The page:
Unpublished Dispositioncharles Walker, Plaintiff-appellant, v. Secretary of Health & Human Services, Defendant-appellee, 838 F.2d 472 (6th Cir. 1988)

Annotate this Case
US Court of Appeals for the Sixth Circuit - 838 F.2d 472 (6th Cir. 1988)

Jan. 29, 1988


Before ENGEL and RYAN, Circuit Judges, and GEORGE CLIFTON EDWARDS, Jr., Senior Circuit Judge.

PER CURIAM.


Plaintiff Charles Walker appeals from the judgment of the United States District Court for the Eastern District of Michigan granting summary judgment in favor of the Secretary of Health and Human Services. The Secretary had affirmed the Appeals Council's denial of Social Security disability insurance benefits to Walker.

At the time of the hearing, Walker was 51 years old and was employed at the Ypsilanti Regional Psychiatric Hospital as a dishwasher and housekeeper. In 1984 Walker injured his back and thereafter reported significant lower back pain radiating into his neck and left leg which prevented him from returning to work.

On March 20, 1985, Walker initiated a claim for Social Security disability and disability insurance benefits. The medical evidence revealed that Walker had sought treatment for his back pain from a chiropractor as early as 1979. Testimony of Walker's chiropractor, along with several other doctors with whom Walker consulted, indicated that although the doctors were unable to diagnose Walker's condition precisely, they did conclude that he should not engage in activities involving repetitive lifting, bending, and twisting. The Administrative Law Judge (ALJ) found that Walker, while not having a medical condition which met or equalled the terms set forth in the Listing of Impairments, did lack the residual functional capacity to perform the full range of sedentary work. The ALJ concluded that Walker was disabled and entitled to benefits.

The Appeals Council decided to review the ALJ's opinion. On April 16, 1986, it issued a decision finding that Walker had degenerative arthritis, but that his complaints of severe disabling pain were not entirely credible. The Appeals Council concluded that Walker did have the functional capacity to perform at least light work and denied benefits.

Walker then commenced a civil action in the United States District Court for the Eastern District of Michigan. The case was assigned to a U.S. Magistrate who issued a report recommending that the benefits be awarded, since the ALJ's decision was supported by substantial evidence and thus the Appeals Council lacked jurisdiction to review that decision. The district judge, noting that the jurisdictional case relied on by the magistrate had since been overruled, reviewed Walker's case in its entirety, ruled that the Appeals Council's decision was supported by substantial evidence, and granted summary judgment in favor of the Secretary.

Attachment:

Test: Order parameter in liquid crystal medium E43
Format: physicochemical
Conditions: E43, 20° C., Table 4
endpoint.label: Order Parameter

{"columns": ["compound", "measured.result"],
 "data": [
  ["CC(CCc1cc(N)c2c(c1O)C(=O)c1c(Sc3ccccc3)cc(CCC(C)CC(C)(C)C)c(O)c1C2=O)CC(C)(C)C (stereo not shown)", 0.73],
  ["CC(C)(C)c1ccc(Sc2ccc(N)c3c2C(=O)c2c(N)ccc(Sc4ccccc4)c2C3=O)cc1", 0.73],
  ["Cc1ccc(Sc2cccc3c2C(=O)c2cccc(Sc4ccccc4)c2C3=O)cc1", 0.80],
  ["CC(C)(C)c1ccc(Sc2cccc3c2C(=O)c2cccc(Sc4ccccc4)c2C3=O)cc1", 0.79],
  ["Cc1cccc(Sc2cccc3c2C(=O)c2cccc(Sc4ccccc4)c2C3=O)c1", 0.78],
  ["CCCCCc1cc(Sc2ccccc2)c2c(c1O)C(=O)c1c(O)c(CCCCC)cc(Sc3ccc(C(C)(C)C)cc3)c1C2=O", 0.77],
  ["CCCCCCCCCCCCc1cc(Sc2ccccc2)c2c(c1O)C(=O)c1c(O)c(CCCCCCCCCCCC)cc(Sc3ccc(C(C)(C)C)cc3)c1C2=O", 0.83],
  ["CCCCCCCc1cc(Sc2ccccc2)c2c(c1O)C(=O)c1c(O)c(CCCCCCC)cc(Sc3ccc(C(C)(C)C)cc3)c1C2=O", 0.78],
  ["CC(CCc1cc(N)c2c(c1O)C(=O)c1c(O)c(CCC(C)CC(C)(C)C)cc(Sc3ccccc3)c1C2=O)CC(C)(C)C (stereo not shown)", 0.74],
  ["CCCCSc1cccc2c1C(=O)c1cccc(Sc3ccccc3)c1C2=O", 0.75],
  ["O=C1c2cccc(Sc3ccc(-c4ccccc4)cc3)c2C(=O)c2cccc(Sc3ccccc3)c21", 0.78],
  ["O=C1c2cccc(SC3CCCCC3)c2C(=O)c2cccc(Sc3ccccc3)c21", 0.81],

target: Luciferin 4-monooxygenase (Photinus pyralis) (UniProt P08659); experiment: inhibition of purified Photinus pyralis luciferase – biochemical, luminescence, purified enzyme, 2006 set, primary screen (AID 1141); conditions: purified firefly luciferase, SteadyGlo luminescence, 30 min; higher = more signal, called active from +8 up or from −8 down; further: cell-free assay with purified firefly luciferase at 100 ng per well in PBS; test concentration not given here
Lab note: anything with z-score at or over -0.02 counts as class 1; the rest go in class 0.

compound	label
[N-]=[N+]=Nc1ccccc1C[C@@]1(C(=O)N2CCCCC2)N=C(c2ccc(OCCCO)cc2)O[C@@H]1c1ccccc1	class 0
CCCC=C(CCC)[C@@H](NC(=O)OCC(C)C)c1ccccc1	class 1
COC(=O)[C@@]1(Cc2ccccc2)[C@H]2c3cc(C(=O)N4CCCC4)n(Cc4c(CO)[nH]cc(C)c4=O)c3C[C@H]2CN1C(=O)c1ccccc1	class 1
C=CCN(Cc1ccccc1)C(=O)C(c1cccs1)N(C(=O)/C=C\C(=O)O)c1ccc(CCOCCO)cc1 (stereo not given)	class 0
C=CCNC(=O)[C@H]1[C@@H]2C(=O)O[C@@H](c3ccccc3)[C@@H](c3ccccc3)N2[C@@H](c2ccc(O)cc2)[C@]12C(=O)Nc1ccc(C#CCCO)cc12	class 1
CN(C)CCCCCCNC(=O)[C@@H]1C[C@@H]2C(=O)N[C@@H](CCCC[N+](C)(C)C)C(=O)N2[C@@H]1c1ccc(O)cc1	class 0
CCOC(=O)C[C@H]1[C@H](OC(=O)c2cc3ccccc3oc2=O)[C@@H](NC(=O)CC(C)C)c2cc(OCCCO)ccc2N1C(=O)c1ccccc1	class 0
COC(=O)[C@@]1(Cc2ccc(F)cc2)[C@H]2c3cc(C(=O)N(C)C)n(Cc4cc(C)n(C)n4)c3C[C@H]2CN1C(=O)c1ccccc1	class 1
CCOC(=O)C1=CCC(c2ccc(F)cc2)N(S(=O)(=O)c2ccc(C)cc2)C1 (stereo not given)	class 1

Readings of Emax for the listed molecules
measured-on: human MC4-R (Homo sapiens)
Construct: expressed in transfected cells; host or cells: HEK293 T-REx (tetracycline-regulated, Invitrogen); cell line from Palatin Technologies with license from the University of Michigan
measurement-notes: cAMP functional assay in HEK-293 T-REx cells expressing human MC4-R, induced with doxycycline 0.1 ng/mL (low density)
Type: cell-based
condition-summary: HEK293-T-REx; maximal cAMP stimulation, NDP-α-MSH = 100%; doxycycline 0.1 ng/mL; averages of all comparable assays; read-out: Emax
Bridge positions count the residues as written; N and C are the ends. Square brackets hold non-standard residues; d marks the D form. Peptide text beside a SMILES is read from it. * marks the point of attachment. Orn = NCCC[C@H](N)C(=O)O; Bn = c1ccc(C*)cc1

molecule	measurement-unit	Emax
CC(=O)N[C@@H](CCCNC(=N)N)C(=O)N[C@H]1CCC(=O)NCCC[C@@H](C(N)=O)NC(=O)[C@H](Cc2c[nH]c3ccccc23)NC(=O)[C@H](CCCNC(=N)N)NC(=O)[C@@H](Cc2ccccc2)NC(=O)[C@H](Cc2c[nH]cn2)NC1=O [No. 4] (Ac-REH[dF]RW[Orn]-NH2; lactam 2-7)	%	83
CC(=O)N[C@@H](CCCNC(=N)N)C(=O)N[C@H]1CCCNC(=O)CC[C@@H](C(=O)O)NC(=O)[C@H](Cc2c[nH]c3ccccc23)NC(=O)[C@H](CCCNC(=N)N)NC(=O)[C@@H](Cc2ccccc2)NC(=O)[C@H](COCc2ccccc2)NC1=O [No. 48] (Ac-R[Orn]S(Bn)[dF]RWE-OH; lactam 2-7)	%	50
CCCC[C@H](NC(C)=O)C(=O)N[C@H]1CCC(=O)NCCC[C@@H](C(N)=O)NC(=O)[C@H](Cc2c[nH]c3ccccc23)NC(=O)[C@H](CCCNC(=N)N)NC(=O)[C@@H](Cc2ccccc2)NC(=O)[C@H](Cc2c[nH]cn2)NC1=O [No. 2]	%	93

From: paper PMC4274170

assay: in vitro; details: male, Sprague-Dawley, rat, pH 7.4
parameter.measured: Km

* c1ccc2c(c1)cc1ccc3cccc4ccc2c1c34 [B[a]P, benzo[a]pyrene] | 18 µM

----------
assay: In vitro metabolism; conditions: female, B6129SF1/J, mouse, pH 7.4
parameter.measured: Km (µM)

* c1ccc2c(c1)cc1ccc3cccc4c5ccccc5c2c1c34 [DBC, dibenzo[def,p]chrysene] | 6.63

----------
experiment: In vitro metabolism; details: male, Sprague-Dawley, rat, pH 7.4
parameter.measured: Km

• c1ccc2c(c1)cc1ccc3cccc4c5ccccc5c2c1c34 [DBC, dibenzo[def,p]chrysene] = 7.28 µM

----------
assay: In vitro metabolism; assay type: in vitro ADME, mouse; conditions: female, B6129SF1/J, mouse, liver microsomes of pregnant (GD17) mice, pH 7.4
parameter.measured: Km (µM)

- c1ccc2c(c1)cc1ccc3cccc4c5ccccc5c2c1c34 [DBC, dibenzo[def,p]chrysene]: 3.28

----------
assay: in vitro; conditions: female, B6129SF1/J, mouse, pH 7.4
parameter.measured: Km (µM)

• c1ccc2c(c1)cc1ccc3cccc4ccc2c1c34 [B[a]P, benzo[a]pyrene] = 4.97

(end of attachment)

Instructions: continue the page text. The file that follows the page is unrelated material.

On appeal Walker argues that the Appeals Council's decision denying disability benefits was not based on substantial evidence and that the Appeals Council improperly reviewed the ALJ's findings, since it relied on a program that is invalid under the Administrative Procedure Act.

At oral argument counsel for Mr. Walker correctly conceded that although the file was marked for "Bellmon Review," the decision of the Appeals Council to review the ALJ's award of benefits cannot be challenged under W.C. v. Bowen, 807 F.2d 1502 (9th Cir. 1987), since this issue was not raised before the Appeals Council or the district court. It was also represented to the court, without objection, that the deficiencies in rulemaking found by the Ninth Circuit in W.C. v. Bowen did not exist here, since the administrative action by the Appeals Council in this case occurred well after rules permitting such review had been promulgated by the Secretary.

Walker's counsel also acknowledged our decision in Mullen v. Bowen, 800 F.2d 535 (6th Cir. 1986) (en banc), which requires us to determine only whether the position of the Appeals Council, rather than that of the ALJ, is supported by substantial evidence. Nevertheless, in our review of the record, Walker's counsel urges us to place greater weight on the superior vantage point of the ALJ, since the ALJ was able to assess directly the credibility of the various witnesses testifying before him. We recognize, as we did in Mullen, that the determination of substantial evidence is one made from a review of all of the evidence in the record, taken as a whole, including that which fairly supports the decision of the Appeals Council and that which fairly detracts from it. Upon such a review, however, we are unable to conclude that the Appeals Council's decision was lacking in substantial evidence. The general absence of consistent treating physicians, the absence of any prescribed medication, and the inability of these physicians to diagnose Walker's condition as anything more than arthritis all provide substantial evidence within the meaning of that term as defined in the statute and by this court in Mullen. Where such evidence exists and is contrued favorably to the findings of the Council, a court on appeal may not reach a contrary result based on a mere disagreement or a preference for the position expressed by the administrative law judge.

Accordingly, the judgment of the district court is AFFIRMED.